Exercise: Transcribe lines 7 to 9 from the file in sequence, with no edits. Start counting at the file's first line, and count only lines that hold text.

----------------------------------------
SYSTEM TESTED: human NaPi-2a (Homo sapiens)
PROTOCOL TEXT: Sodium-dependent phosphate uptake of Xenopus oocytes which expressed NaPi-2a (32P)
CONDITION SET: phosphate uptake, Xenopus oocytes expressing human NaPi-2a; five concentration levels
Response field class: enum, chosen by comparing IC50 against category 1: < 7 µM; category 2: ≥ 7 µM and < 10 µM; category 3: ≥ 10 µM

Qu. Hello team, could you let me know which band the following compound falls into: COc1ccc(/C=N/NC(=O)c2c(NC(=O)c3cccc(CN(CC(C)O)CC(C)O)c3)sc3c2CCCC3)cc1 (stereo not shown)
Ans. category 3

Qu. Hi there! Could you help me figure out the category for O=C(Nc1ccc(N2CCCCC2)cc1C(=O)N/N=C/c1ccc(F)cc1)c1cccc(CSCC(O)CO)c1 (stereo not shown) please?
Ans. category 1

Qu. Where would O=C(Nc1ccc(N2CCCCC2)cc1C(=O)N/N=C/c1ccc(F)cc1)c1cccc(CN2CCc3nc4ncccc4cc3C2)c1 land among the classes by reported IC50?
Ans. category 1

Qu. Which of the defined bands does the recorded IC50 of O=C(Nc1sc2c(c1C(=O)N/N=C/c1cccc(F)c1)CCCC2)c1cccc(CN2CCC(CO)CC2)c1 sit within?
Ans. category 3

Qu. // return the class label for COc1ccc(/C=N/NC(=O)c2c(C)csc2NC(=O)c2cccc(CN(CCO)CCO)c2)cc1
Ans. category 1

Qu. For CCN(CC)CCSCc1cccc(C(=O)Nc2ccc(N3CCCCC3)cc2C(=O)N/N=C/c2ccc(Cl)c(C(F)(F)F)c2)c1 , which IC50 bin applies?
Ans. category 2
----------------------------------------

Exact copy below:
Qu. Hi there! Could you help me figure out the category for O=C(Nc1ccc(N2CCCCC2)cc1C(=O)N/N=C/c1ccc(F)cc1)c1cccc(CSCC(O)CO)c1 (stereo not shown) please?
Ans. category 1

Qu. Where would O=C(Nc1ccc(N2CCCCC2)cc1C(=O)N/N=C/c1ccc(F)cc1)c1cccc(CN2CCc3nc4ncccc4cc3C2)c1 land among the classes by reported IC50?